Every year Aponiente, the three-Michelin-starred restaurant in Cádiz in southern Spain, helmed by Ángel León, closes for four months during the low season. The area is quiet with few visitors anyway and the team uses the time to focus on innovation and research and development for the next menu.
At the end of the winter, in March, they reopen the doors to the remodelled mill, standing on the edge of the Guadalete River in El Puerto de Santa Maria outside Cádiz. This year León never got to open in March – Covid-19 made sure of that.
Spain has been hit particularly hard by Covid-19 and went into strict lockdown on 14 March. Now, little by little, regulations are starting to be eased and, in some regions, bars are open for outside serving.
Aponiente won’t open until 2 July when the borders within Spain reopen and diners from across the country can visit. Until then the doors will remain shut. “We won’t have national clients until July and we can’t sustain the business just on the business from the local area,” says León.
He is clear that 2020 is all about survival and nothing else. “This is a time where we need to focus on our project and believe that there will always be people who want to come here, forget about the world and have a different experience,” he says.
Staying the course
Many other chefs have spoken of a need to change approach after a crisis that has wreaked havoc on Spain’s economy.
But León is reluctant to change his singular approach to seafood. “I am not going to change; I am who I am and I have spent my whole life preparing to be where I am now,” he says. “I think that the person who sells the best omelettes in the world, will continue to sell the best omelettes in the world. The rest of us will continue to do what we do. We’ll continue to evolve, create and tell our story of the sea as we have done so far.”
At this time there will be question marks about many high-end restaurants. Without the external investors that others have, León has the creative freedom in the good times, but in the challenging times the financial foundation might appear slightly flimsier. “I always have that fear, of course,” he says “But it is not a fear that says ‘we have to reinvent ourselves and change approach to something we have never done before’. That’s not where I am.”
That Aponiente will survive is not in doubt. “Of course, it will survive, I’ll make sure of it,” he says. “I spoke with the team and I said 2020 is all about ensuring the ship doesn’t sink and in 2021 we’ll be able to set sail again. This is about survival, I don’t care about the rest.”
It will be tough; in pre-pandemic times 45% of the diners in Aponiente visited from abroad. This year, he has accepted, few if any people will travel from overseas. “So far, we have seen people catching a plane to visit us, now we’ll be hoping that Spanish people will get in their car or catch a train to come and see us,” he says.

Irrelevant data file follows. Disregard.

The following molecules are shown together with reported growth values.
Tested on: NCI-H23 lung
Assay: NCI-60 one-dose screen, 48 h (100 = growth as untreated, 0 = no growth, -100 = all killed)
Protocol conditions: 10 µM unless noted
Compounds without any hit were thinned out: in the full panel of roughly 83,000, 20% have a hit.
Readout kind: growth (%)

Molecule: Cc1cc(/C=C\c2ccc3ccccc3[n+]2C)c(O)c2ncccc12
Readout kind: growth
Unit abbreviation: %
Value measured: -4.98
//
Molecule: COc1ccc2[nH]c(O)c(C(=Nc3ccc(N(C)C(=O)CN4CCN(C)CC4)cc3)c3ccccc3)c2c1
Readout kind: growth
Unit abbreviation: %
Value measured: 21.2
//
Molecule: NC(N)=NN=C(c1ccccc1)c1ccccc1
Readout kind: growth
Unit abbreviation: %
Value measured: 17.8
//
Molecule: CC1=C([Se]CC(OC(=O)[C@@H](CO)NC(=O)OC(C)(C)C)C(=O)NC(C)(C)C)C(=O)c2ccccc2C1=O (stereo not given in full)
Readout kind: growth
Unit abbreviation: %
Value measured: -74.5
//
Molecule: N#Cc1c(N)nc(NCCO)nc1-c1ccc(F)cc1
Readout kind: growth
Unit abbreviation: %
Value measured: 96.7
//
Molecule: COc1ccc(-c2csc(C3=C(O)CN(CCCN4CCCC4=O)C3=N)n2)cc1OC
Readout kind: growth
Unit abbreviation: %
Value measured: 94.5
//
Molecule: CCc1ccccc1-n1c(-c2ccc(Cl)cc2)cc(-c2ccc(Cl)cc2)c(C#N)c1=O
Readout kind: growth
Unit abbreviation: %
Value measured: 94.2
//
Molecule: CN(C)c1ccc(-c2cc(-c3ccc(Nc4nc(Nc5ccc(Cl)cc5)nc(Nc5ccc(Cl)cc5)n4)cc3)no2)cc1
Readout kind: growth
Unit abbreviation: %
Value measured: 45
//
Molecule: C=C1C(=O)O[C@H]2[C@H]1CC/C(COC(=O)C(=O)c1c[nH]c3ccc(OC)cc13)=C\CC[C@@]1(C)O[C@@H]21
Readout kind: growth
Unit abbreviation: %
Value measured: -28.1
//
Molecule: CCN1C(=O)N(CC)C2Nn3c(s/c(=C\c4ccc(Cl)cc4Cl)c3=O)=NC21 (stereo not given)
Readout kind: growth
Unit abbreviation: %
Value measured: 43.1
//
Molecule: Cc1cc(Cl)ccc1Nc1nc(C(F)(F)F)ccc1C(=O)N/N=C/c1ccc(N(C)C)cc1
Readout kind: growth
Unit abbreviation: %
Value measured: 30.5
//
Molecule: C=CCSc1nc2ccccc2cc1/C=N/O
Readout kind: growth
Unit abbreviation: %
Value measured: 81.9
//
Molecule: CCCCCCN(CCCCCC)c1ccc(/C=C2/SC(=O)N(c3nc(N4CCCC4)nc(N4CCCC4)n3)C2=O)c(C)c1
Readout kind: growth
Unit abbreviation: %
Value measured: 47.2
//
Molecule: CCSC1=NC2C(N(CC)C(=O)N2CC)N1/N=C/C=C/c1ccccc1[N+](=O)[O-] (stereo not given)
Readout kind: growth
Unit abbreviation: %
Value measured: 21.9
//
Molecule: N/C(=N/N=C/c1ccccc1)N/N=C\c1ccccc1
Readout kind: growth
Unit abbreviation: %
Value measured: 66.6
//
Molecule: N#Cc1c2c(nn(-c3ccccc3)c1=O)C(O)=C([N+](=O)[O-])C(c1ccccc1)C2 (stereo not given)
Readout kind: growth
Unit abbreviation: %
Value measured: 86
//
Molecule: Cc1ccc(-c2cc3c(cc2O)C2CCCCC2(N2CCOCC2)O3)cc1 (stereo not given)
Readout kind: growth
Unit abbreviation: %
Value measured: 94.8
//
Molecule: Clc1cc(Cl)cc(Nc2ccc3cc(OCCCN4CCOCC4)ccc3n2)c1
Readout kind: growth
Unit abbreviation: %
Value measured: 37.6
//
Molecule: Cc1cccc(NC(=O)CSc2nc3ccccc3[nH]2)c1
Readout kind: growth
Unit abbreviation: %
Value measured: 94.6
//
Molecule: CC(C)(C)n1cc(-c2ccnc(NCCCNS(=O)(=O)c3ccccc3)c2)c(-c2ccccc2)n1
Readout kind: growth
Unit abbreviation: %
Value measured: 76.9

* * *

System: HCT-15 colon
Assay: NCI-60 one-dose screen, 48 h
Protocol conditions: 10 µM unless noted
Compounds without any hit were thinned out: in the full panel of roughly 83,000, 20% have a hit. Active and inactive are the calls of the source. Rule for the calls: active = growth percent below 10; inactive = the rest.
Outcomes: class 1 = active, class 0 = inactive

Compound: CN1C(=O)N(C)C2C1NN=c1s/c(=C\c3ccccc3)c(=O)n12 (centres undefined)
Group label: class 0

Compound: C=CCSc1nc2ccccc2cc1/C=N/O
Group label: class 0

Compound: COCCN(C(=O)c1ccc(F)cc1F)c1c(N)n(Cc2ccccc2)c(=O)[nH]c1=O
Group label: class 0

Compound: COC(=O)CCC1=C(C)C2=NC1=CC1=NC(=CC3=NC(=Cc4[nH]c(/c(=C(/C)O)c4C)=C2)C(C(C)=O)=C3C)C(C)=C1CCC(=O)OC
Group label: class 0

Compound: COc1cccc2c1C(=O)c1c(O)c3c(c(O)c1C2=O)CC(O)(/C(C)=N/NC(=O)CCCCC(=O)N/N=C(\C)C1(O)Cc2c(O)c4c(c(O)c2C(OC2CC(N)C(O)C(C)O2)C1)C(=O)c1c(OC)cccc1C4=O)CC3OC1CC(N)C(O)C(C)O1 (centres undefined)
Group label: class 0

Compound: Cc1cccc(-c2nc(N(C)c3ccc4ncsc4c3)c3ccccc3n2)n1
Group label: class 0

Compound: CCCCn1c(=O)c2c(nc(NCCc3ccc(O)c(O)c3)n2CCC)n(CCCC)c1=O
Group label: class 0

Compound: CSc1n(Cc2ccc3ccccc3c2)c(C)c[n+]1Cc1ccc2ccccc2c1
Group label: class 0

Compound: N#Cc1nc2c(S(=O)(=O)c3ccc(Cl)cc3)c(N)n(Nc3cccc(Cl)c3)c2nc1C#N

“My hope is that we’ll get through 2020, the pandemic doesn’t have any setbacks and in 2021 we will reopen the borders to the world.”
Choosing to be positive
In addition to Aponiente, León also has a more causal set-up in town, the bar La Taberna del Chef del Mar, which in normal times can hold up to 150 people. From mid-June the bar will open for take away and dine-in services for 35 people at a time, with two sittings per night. “We do have it all planned, I am putting in place a reservation system so people can get organised. We’ll reinvent ourselves a bit and it’ll be good,” he says.
Tough times thought this may be, this enthusiasm doesn’t falter. “The whole world is so negative, so I want to be positive. I am so tired of the negativity,” he says. “I do think that how we get through this will in part depend on people’s attitude.”
Whether we will learn anything from this time is a different matter. León is not so sure. “I think human beings are good at forgetting these things; look at the big pandemic from 100 years ago, it is all written in the books but we haven’t learnt much from it. If we do find a vaccine for Covid-19 we’ll soon forget about all this.”
While the restaurants have been closed, León has joined in with the efforts of World Central Kitchen, the non-profit organisation founded by Spanish American chef José Andrés. Working out of the kitchens of Aponiente, León’s team was joined by many volunteers from the area who came to help to feed the vulnerable during the pandemic.
“There was a real need for help in our area and this was a good reason for me to get out of my armchair and stop thinking about my own tragedy. Just forget about myself and work for other people,” he recalls.
This is one of the main things he’ll take away from the pandemic. “So many people were so ready to give up their time and volunteer to help in our efforts to support those in need,” he says. “So, for me there is a really positive message about human beings here – it is very impressive what you can achieve when we all unite to work together.”
Photos: Sefora Trujillo